Roswell Daily Record, Mark Wilson, Associated Press
ROSWELL, N.M. — New Mexico never looked so colorful.
Fifth-grade students at El Capitan Elementary have been learning the history of the state through the arts this month, working together to paint a mural in honor of the New Mexico Centennial. The mural, four weeks in the making, is a product of the Creative Learning Center's Legacy Project, which connects local artists with fifth-grade students in the Roswell Independent School District.
Noel Marquez, a muralist who has been helping the students with the project, says that more than anything else, the experience of painting allows students an opportunity to create their own voice.
"These kids have a lot to say, and by pulling out that creative inner voice of theirs, it makes them better students in this school," Marquez said. "That's what the program is trying to do, is show them they can create solutions instead of being directed to nothing but solid answers. There are many ways to answer questions."
The mural features a variety of different themes and symbols unique to the state, ranging in categories of science, nature, math, archaeology, art, music and technology. The foundational background of the painting is a galaxy, which Marquez sees as a metaphor for the world we live in. Everything else, he says, are unique contributions of the 75 fifth-grade students at El Capitan. Marquez says that, essentially, these contributions become self-portraits.
"This is like a collage of all their creative ideas, of who they feel they are right now and what they connect with, which helps them to be who they need to be. It also helps them with research, to come up with information that has a little bit more complexity. We're more than just symbols. The symbols are there, but it transforms into a limitless universe — and they can be part of it. They're not limited to New Mexico.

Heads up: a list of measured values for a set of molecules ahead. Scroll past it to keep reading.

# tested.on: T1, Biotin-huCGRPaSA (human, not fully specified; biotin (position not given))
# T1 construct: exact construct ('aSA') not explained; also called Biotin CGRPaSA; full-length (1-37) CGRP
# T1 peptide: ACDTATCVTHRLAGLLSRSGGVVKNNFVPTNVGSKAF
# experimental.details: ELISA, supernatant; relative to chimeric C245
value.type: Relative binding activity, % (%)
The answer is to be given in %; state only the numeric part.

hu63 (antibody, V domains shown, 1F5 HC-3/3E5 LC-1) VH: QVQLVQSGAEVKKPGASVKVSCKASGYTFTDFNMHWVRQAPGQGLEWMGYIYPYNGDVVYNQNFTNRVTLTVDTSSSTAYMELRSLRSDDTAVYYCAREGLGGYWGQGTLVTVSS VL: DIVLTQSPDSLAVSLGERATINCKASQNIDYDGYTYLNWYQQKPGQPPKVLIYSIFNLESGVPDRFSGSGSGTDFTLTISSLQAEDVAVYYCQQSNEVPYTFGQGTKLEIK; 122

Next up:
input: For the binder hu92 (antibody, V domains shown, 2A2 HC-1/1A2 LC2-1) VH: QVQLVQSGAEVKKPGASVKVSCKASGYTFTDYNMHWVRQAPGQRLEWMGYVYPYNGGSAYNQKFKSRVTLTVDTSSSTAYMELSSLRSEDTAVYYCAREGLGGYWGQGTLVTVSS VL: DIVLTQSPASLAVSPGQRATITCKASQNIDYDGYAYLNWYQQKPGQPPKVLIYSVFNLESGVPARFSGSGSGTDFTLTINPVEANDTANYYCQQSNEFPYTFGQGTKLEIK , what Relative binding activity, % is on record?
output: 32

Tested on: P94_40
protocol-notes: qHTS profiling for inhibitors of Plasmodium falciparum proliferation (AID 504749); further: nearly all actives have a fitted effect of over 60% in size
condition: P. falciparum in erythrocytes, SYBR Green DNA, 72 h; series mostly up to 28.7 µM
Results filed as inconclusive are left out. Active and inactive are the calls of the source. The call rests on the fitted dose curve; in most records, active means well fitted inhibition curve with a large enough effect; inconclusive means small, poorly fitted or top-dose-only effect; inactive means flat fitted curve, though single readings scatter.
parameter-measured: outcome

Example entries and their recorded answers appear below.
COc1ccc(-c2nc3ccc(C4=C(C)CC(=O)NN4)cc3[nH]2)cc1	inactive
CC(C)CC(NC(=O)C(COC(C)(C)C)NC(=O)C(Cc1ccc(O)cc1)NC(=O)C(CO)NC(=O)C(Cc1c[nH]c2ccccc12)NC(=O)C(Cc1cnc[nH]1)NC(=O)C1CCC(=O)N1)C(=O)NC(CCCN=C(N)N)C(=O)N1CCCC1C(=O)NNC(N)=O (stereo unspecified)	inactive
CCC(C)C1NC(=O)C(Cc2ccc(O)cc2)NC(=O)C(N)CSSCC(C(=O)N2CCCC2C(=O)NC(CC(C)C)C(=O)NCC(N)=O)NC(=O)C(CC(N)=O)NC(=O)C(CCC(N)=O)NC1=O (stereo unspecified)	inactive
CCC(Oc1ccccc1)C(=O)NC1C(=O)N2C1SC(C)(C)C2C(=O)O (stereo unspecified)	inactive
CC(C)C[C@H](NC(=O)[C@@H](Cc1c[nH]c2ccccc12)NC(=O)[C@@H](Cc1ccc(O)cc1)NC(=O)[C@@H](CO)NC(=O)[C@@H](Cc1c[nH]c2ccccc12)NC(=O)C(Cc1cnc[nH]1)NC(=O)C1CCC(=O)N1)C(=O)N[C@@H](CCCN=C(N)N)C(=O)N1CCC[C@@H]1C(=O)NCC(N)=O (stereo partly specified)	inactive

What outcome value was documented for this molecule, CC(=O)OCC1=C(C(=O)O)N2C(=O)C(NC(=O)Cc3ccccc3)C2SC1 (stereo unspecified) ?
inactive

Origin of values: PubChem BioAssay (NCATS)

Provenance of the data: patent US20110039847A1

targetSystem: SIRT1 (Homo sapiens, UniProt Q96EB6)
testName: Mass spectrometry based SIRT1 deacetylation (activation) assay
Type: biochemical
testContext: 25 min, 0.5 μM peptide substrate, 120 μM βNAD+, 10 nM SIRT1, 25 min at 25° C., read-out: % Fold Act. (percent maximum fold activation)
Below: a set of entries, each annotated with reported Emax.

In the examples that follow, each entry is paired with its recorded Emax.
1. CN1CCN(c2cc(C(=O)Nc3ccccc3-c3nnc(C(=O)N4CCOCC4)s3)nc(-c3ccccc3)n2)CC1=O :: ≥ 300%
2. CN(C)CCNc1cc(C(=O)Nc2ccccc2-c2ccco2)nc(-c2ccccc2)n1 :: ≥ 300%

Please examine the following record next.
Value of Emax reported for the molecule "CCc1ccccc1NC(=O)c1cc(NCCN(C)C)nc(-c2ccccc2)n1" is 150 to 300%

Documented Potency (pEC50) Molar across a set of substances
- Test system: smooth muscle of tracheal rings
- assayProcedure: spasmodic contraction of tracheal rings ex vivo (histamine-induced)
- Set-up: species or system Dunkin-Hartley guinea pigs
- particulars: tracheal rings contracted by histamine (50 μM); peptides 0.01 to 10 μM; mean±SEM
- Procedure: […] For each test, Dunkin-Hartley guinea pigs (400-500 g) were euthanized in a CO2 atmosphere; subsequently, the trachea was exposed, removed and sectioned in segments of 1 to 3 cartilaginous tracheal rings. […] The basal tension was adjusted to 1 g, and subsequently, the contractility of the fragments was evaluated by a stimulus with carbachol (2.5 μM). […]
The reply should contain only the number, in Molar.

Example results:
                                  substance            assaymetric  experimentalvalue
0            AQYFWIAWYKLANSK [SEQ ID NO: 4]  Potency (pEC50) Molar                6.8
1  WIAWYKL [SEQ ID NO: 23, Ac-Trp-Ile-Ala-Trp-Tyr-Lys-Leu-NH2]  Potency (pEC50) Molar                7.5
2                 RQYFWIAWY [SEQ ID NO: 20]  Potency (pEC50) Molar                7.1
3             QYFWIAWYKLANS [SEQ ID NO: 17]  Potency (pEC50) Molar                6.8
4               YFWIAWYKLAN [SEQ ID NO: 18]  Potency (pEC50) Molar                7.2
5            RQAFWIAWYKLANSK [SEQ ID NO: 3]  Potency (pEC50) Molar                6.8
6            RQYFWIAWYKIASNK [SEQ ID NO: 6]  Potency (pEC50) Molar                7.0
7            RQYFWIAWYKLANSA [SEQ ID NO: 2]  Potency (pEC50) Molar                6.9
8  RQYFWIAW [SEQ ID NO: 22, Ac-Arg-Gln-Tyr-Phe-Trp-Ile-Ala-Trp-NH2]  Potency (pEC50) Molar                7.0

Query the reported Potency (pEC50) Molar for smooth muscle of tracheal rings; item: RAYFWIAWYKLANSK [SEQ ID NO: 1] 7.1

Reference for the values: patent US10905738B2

"But we use the flavor of New Mexico to be who we need to be," Marquez said.
The students contribute by proposing drawings of what they want to place within the galaxy, a process that Marquez feels helps the students breathe life into their still-forming ideas. Once a proposal is ready, students begin painting their drawings into the mural, which so far has resulted in icons such as bears, a buffalo dancer, railroads, a windmill, a monarch butterfly, reptiles, San Ildefonso Pueblo potter Maria Martinez, license plates, pinto beans, and the seal of New Mexico.
Marquez, who was born and raised in Artesia, believes it's important that students don't just limit their ideas to New Mexico's statehood — and he encourages them to look deep into the history of the area.
"I ask them, 'What is the history of these grounds?' Because it's more than just 100 years of state government. The state of New Mexico, it's a nice celebration, but the grounds of New Mexico are thousands of years old. And if you look at the images there are lots of Native American influences there."
Marquez expects the mural to be completed by the middle of next week. He said students have been having a lot of fun with the project, a cohesive effort that shows students the multiplicity of people, cultures and traditions.
"Diversity is a very important message," Marquez said. "It's an avenue for everybody to look at a piece — and enter. And they're all part of the answer. There's not one answer; there are many answers and many voices."
Information from: Roswell Daily Record, http://www.roswell-record.com
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